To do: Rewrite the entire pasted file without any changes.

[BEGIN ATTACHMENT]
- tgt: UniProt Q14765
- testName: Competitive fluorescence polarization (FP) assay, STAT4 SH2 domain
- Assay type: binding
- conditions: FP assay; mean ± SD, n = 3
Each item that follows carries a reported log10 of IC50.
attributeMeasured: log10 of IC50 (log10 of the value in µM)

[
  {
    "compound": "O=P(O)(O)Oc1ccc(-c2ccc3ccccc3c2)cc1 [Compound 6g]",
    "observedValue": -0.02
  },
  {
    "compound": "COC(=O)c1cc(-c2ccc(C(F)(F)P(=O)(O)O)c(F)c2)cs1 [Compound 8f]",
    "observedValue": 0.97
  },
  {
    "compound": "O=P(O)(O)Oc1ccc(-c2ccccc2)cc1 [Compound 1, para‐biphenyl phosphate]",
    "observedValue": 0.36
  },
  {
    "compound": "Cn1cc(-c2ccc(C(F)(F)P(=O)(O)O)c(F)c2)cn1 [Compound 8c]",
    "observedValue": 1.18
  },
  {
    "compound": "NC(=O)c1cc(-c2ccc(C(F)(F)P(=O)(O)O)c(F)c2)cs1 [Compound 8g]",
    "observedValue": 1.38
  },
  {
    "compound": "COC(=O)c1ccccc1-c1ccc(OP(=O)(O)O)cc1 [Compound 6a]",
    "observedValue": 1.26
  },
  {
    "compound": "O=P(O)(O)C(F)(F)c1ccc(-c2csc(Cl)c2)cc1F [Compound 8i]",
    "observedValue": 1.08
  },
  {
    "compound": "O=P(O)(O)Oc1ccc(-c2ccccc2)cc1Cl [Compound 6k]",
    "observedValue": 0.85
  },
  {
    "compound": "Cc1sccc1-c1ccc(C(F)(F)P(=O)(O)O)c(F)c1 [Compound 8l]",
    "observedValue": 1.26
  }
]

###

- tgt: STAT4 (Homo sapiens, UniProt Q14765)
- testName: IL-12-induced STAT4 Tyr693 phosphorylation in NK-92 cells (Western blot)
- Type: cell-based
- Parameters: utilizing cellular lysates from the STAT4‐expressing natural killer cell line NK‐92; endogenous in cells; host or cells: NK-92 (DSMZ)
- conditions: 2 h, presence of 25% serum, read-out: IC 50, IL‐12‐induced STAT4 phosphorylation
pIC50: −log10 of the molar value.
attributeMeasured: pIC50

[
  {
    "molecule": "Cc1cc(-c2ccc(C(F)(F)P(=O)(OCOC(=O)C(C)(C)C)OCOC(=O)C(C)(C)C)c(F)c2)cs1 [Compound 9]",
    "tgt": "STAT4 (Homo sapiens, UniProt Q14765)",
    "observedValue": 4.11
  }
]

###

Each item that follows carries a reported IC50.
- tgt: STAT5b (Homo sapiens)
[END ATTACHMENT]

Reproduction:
- tgt: UniProt Q14765
- testName: Competitive fluorescence polarization (FP) assay, STAT4 SH2 domain
- Assay type: binding
- conditions: FP assay; mean ± SD, n = 3
Each item that follows carries a reported log10 of IC50.
attributeMeasured: log10 of IC50 (log10 of the value in µM)

[
  {
    "compound": "O=P(O)(O)Oc1ccc(-c2ccc3ccccc3c2)cc1 [Compound 6g]",
    "observedValue": -0.02
  },
  {
    "compound": "COC(=O)c1cc(-c2ccc(C(F)(F)P(=O)(O)O)c(F)c2)cs1 [Compound 8f]",
    "observedValue": 0.97
  },
  {
    "compound": "O=P(O)(O)Oc1ccc(-c2ccccc2)cc1 [Compound 1, para‐biphenyl phosphate]",
    "observedValue": 0.36
  },
  {
    "compound": "Cn1cc(-c2ccc(C(F)(F)P(=O)(O)O)c(F)c2)cn1 [Compound 8c]",
    "observedValue": 1.18
  },
  {
    "compound": "NC(=O)c1cc(-c2ccc(C(F)(F)P(=O)(O)O)c(F)c2)cs1 [Compound 8g]",
    "observedValue": 1.38
  },
  {
    "compound": "COC(=O)c1ccccc1-c1ccc(OP(=O)(O)O)cc1 [Compound 6a]",
    "observedValue": 1.26
  },
  {
    "compound": "O=P(O)(O)C(F)(F)c1ccc(-c2csc(Cl)c2)cc1F [Compound 8i]",
    "observedValue": 1.08
  },
  {
    "compound": "O=P(O)(O)Oc1ccc(-c2ccccc2)cc1Cl [Compound 6k]",
    "observedValue": 0.85
  },
  {
    "compound": "Cc1sccc1-c1ccc(C(F)(F)P(=O)(O)O)c(F)c1 [Compound 8l]",
    "observedValue": 1.26
  }
]

###

- tgt: STAT4 (Homo sapiens, UniProt Q14765)
- testName: IL-12-induced STAT4 Tyr693 phosphorylation in NK-92 cells (Western blot)
- Type: cell-based
- Parameters: utilizing cellular lysates from the STAT4‐expressing natural killer cell line NK‐92; endogenous in cells; host or cells: NK-92 (DSMZ)
- conditions: 2 h, presence of 25% serum, read-out: IC 50, IL‐12‐induced STAT4 phosphorylation
pIC50: −log10 of the molar value.
attributeMeasured: pIC50

[
  {
    "molecule": "Cc1cc(-c2ccc(C(F)(F)P(=O)(OCOC(=O)C(C)(C)C)OCOC(=O)C(C)(C)C)c(F)c2)cs1 [Compound 9]",
    "tgt": "STAT4 (Homo sapiens, UniProt Q14765)",
    "observedValue": 4.11
  }
]

###

Each item that follows carries a reported IC50.
- tgt: STAT5b (Homo sapiens)